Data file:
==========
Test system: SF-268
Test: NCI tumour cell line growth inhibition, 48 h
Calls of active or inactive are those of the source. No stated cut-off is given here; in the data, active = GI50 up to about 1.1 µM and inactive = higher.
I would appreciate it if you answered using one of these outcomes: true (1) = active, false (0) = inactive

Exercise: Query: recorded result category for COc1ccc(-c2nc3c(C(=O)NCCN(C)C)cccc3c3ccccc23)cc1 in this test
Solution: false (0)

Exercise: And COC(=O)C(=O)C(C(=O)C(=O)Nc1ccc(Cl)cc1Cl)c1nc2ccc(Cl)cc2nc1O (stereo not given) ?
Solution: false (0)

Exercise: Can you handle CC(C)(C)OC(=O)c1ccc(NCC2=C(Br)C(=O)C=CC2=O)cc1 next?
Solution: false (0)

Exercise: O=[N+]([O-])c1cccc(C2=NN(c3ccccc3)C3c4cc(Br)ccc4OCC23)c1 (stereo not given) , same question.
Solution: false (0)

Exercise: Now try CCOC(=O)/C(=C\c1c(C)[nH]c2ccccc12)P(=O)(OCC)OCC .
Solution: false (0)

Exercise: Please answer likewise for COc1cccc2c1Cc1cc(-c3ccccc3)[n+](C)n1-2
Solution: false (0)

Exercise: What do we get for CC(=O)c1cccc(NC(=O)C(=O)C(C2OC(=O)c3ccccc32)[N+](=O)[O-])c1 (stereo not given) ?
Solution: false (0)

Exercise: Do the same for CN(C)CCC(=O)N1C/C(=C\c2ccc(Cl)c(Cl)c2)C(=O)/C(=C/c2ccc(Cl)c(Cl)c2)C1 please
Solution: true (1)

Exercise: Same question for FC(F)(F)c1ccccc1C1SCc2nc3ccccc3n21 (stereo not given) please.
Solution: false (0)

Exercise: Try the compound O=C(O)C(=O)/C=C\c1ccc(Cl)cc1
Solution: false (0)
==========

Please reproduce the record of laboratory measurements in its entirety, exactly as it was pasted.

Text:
Test system: SF-268
Test: NCI tumour cell line growth inhibition, 48 h
Calls of active or inactive are those of the source. No stated cut-off is given here; in the data, active = GI50 up to about 1.1 µM and inactive = higher.
I would appreciate it if you answered using one of these outcomes: true (1) = active, false (0) = inactive

Exercise: Query: recorded result category for COc1ccc(-c2nc3c(C(=O)NCCN(C)C)cccc3c3ccccc23)cc1 in this test
Solution: false (0)

Exercise: And COC(=O)C(=O)C(C(=O)C(=O)Nc1ccc(Cl)cc1Cl)c1nc2ccc(Cl)cc2nc1O (stereo not given) ?
Solution: false (0)

Exercise: Can you handle CC(C)(C)OC(=O)c1ccc(NCC2=C(Br)C(=O)C=CC2=O)cc1 next?
Solution: false (0)

Exercise: O=[N+]([O-])c1cccc(C2=NN(c3ccccc3)C3c4cc(Br)ccc4OCC23)c1 (stereo not given) , same question.
Solution: false (0)

Exercise: Now try CCOC(=O)/C(=C\c1c(C)[nH]c2ccccc12)P(=O)(OCC)OCC .
Solution: false (0)

Exercise: Please answer likewise for COc1cccc2c1Cc1cc(-c3ccccc3)[n+](C)n1-2
Solution: false (0)

Exercise: What do we get for CC(=O)c1cccc(NC(=O)C(=O)C(C2OC(=O)c3ccccc32)[N+](=O)[O-])c1 (stereo not given) ?
Solution: false (0)

Exercise: Do the same for CN(C)CCC(=O)N1C/C(=C\c2ccc(Cl)c(Cl)c2)C(=O)/C(=C/c2ccc(Cl)c(Cl)c2)C1 please
Solution: true (1)

Exercise: Same question for FC(F)(F)c1ccccc1C1SCc2nc3ccccc3n21 (stereo not given) please.
Solution: false (0)

Exercise: Try the compound O=C(O)C(=O)/C=C\c1ccc(Cl)cc1
Solution: false (0)